You should feel good – comfortable and awake but not tense, no sense of pressure.  Then look over the job.  Do a pass through.  It doesn’t matter where you start.  You can move in any direction and pause anywhere, for as long as you like.  Let your curiosity guide you.  When you feel saturated, take a break.

When you’re ready, come back and do another pass through the whole thing again.

Keep messing around in this fashion until you become aware of the pattern.
Meaning will begin to emerge and take form.

Keep playing with the material. 

At some point you will become aware of a pattern taking shape.  Gradually you will flesh out your understanding.

Don’t try to memorize anything until you can say, “Yes.  I really do understand this.”

If you have no experience with the subject at all, you might feel nervous and inadequate.  (little kids would never feel like that, but you may well have suffered through lots of judgmental classrooms over the years that you haven’t got out of your system yet.) So go away for a while.  Your nonconscious will be working on it in the meantime.

Keep coming back.

Suddenly It Makes Sense

Seemingly on their own, things that appeared hopelessly vague will suddenly start making sense.  Just let it happen.  There can be a number of passes through, some long, some short, some superficial, some intense.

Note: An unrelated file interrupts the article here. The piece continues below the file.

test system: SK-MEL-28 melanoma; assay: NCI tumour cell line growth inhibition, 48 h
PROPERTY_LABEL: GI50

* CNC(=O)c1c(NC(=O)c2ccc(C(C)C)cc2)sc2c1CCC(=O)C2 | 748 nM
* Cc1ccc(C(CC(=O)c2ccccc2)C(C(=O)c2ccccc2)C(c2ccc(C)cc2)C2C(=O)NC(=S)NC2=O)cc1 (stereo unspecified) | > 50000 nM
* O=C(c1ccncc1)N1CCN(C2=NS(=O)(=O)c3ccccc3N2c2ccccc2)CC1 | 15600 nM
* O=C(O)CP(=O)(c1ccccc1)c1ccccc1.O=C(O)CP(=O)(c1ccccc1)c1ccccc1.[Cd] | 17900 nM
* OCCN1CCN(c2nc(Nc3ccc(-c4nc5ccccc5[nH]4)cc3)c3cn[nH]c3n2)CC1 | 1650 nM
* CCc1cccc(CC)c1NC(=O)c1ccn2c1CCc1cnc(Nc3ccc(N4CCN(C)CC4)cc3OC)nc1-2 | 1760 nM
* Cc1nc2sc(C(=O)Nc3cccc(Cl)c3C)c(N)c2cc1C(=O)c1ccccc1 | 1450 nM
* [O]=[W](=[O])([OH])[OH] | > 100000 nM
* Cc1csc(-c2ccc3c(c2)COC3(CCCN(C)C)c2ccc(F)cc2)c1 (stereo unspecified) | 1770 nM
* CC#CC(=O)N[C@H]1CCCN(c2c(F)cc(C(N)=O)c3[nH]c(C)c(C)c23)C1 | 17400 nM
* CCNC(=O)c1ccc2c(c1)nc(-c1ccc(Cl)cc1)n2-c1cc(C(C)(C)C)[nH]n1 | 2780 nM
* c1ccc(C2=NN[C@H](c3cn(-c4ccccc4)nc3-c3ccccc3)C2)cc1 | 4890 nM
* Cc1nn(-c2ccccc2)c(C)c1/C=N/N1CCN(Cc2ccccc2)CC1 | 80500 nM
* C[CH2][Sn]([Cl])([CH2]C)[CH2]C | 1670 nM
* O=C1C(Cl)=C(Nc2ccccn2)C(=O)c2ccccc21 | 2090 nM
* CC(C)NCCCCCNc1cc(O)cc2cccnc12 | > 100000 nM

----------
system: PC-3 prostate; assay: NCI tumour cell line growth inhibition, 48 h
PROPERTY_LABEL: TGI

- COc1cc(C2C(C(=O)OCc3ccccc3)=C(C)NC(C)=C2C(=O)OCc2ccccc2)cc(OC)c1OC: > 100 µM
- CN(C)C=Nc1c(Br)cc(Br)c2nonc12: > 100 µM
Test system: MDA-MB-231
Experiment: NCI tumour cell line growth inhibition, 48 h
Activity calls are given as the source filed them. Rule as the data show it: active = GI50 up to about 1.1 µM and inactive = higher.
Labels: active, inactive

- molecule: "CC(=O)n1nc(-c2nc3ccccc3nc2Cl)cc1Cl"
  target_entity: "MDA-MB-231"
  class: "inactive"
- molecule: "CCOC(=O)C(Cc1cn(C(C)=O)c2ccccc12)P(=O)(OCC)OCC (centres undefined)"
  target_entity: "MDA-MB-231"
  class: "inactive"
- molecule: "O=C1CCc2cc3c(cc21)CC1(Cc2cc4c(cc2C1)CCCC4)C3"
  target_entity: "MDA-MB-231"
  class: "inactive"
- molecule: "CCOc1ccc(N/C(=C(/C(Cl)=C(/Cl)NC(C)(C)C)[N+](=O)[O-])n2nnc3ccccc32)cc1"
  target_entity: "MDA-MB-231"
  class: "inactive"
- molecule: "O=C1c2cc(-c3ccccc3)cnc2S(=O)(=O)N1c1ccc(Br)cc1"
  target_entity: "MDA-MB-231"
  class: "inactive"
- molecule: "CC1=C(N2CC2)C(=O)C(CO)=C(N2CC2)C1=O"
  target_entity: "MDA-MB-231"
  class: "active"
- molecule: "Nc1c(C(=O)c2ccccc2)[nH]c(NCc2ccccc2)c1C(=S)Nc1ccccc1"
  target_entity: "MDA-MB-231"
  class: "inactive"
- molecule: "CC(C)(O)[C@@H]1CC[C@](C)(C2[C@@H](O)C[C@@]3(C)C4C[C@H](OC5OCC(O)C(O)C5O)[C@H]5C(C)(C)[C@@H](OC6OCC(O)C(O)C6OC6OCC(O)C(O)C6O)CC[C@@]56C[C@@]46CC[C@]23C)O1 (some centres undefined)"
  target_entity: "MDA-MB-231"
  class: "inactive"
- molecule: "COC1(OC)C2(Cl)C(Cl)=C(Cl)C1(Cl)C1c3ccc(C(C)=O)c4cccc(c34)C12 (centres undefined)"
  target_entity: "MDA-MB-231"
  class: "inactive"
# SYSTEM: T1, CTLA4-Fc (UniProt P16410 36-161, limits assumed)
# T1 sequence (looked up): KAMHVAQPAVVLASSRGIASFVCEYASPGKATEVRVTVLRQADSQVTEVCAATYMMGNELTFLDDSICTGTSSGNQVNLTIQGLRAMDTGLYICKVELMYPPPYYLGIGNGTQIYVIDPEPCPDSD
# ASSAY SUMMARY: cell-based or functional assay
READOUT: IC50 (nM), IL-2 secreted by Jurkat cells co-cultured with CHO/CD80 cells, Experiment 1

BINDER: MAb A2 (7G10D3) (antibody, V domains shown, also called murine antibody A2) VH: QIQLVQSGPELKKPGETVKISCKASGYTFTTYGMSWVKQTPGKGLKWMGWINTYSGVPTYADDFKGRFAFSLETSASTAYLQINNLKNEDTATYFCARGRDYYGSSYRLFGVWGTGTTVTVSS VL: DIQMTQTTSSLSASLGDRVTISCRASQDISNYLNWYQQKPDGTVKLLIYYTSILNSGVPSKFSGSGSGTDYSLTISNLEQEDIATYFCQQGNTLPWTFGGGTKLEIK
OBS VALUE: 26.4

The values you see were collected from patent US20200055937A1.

Sometimes you may want to interact.  Go right ahead.

Try problems, draw pictures, fool around with possibilities.

The total time spent will be no longer than that of typical, fruitless methods, but the results will be amazing.  You will have shifted the learning (and storage of data) to your brilliant nonconscious mind, which does this sort of thing effortlessly.

Your conscious and nonconscious programs will be working in harmony, and you will actually feel refreshed.

Bottom Line:

Browse.  Browse.  Browse.


When you feel thoroughly comfortable and familiar with the material and confident that you do understand, then see if there is anything left to memorize.  You will find there is hardly anything left to worry about.  Without even trying, you will have done most of the memorizing, and the material will be lodged far more permanently in your mind than it would have been with conventional study methods.

In my next post, I’ll describe a couple of ways people have figured out for storing and recalling trivia.